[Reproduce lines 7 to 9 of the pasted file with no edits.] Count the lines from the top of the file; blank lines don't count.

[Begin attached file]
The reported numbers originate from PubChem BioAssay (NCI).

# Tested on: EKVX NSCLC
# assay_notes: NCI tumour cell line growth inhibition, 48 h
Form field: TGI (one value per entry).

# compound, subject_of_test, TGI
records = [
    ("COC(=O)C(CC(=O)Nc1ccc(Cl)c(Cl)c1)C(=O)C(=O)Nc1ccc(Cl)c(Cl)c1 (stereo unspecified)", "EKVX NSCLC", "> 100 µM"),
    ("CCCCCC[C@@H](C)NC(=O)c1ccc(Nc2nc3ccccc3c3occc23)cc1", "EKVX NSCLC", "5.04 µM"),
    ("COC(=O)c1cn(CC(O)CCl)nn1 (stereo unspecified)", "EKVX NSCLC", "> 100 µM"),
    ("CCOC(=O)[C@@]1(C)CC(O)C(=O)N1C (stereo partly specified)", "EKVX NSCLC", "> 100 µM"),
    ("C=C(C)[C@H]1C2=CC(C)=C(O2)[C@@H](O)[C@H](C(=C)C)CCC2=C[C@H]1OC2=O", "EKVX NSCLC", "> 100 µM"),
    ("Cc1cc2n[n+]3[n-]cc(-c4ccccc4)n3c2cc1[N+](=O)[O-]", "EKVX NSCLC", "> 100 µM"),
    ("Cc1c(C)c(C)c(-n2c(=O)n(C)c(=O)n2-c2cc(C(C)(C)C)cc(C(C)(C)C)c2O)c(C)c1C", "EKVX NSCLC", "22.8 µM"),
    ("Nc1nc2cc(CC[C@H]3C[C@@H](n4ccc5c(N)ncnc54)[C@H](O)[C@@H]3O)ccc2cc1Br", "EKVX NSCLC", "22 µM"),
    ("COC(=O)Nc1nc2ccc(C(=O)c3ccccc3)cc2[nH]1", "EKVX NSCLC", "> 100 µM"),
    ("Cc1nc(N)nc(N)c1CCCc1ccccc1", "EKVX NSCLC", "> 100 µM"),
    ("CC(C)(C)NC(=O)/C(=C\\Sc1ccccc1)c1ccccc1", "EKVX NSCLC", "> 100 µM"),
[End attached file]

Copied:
    ("COC(=O)C(CC(=O)Nc1ccc(Cl)c(Cl)c1)C(=O)C(=O)Nc1ccc(Cl)c(Cl)c1 (stereo unspecified)", "EKVX NSCLC", "> 100 µM"),
    ("CCCCCC[C@@H](C)NC(=O)c1ccc(Nc2nc3ccccc3c3occc23)cc1", "EKVX NSCLC", "5.04 µM"),
    ("COC(=O)c1cn(CC(O)CCl)nn1 (stereo unspecified)", "EKVX NSCLC", "> 100 µM"),